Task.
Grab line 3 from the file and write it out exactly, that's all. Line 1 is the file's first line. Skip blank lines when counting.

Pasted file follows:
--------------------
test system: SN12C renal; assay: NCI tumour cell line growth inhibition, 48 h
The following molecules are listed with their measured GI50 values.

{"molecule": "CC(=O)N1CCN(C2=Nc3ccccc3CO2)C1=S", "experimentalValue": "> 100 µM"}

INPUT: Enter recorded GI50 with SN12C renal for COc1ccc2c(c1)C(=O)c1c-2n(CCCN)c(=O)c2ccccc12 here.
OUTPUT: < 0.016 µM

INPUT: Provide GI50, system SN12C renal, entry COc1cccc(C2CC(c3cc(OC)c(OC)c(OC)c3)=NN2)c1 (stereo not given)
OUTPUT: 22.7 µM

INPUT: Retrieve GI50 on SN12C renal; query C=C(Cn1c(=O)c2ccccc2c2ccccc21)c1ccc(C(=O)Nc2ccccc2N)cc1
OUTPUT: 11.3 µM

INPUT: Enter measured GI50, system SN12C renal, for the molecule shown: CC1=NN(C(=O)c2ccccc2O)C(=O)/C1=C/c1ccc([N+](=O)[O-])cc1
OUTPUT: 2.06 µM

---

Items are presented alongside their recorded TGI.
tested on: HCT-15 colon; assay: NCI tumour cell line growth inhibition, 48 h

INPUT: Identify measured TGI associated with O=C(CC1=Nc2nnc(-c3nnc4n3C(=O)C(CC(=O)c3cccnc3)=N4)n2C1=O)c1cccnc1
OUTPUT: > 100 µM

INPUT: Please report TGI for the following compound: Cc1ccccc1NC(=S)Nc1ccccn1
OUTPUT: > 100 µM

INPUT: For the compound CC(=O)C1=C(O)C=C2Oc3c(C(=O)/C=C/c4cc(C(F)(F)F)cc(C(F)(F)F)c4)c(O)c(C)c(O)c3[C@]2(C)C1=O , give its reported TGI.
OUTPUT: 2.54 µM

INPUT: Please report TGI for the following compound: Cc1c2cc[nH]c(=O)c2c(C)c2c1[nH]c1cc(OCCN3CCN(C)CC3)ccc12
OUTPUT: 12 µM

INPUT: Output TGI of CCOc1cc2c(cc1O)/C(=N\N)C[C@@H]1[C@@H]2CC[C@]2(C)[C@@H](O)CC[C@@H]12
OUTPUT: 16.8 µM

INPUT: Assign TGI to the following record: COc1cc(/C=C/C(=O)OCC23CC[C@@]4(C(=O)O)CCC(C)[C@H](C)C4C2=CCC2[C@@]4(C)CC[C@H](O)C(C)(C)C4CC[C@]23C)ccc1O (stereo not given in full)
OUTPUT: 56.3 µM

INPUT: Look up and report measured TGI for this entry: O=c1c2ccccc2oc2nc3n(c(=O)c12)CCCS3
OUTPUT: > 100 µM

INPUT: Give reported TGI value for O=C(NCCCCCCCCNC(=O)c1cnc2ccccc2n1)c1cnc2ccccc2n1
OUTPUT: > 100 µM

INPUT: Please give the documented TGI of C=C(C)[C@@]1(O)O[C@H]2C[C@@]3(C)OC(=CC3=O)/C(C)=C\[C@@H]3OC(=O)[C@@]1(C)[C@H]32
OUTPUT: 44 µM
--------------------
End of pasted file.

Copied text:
{"molecule": "CC(=O)N1CCN(C2=Nc3ccccc3CO2)C1=S", "experimentalValue": "> 100 µM"}